MORGANTOWN, W.Va. -- There are plenty of ways to dissect a basketball game after it is over, and when it ends up being decided by one point, there is plenty of second-guessing to do as well.
But the analysis of yesterday's 72-71 victory by No. 5 Syracuse against No. 10 West Virginia before a sellout crowd of 15,271 at WVU Coliseum required far less thinking than trying to break down possessions, matchups or defenses -- at least according to West Virginia coach Bob Huggins.
"We didn't make any shots," Huggins said. "Good teams make open shots, at least most of the time and we haven't been making them, not just in this game, but in the last few games. We need to start making shots.
"The bottom line is if we make a few shots, everybody is in here happy, but we didn't make any shots."
Huggins is correct that the Mountaineers (13-3, 4-2 Big East) didn't shoot the ball well for most of the game -- they were 24-for-61 (39 percent). And though they did down the stretch to make the game close, it turned out to be too little too late.
The Orange (17-1, 4-1), who led 26-25 at the half, dominated a lot of the second half, seizing control with a 24-9 run by capitalizing on the Mountaineers' inability to convert at the offensive end.
That run turned a five-point deficit into a 10-point lead for the Orange and they still led, 65-55, with 1:25 to play.
But the Mountaineers, who took 16 more shots than Syracuse, found their stroke when they made two consecutive 3-pointers and got three free throws from Darryl Bryant, after he was fouled on a 3-point attempt, to make the score 71-68 with seven seconds to play.
Syracuse's Scoop Jardine made one of two free throws at the other end to push the Orange lead to four but the Mountaineers got a 3-pointer from Bryant, who led all scorers with 18 points, with four seconds to play.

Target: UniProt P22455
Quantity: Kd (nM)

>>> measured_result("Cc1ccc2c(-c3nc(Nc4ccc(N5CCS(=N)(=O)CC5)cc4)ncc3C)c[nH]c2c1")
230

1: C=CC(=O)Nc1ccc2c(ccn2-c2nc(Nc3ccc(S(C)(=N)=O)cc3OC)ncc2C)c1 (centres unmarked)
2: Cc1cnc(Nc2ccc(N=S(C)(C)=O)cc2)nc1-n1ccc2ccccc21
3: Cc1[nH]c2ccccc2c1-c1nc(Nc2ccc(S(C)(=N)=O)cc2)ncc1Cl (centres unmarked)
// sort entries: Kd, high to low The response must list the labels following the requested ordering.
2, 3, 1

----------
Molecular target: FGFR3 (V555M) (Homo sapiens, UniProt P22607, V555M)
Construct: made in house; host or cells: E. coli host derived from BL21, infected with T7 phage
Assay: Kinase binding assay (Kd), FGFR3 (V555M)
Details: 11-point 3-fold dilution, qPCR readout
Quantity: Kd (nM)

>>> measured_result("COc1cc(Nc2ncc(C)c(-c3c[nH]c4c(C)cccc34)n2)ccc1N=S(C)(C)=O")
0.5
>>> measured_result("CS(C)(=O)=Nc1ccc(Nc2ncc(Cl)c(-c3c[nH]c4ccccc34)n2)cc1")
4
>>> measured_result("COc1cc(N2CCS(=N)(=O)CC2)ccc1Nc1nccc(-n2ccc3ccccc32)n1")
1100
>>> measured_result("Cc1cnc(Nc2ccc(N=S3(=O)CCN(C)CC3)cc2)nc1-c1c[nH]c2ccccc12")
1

The Orange inbounded to Kris Joseph who was immediately fouled, and he missed both free throws with 3.1 seconds on the clock.
Da'Sean Butler grabbed the rebound on the second miss but his running 70-foot attempt missed the mark and Syracuse escaped with the victory.
"West Virginia is a great defensive team and a very hard team to play against," Syracuse coach Jim Boeheim said. "I thought we were tough enough to win the game and I think that was a big step for us. We were tougher today than we were in that [loss] against Pitt a few weeks ago, I think we learned something about toughness from that game. We brought our toughness today."
The poor shooting hurt West Virginia but so did the fact that the Mountaineers' top players, Butler and Devin Ebanks, combined for only 21 points on 9-for-25 shooting.
The Orange also outrebounded West Virginia, 35-29, and shot 57.8 percent from the field (26-for-45).
Huggins said if the Mountaineers are going to reach the heights they are projected to this year they are going to have to get a lot more from their two stars.
"The truth is Devin goes 4-for-12 and Da'Sean goes 5-for-13 and those are supposed to be our studs and in all honesty, a lot of those shots were at the end of the game," Huggins said. "I also thought Andy Rautins made some huge shots for [Syracuse], huge. The shot he made against Joe Mazzulla going away from the basket, we don't have anybody who could attempt that shot and hit the rim."
It was the first time that top-10 teams have met at WVU Coliseum.
Paul Zeise can be reached at firstname.lastname@example.org or 412-263-1720.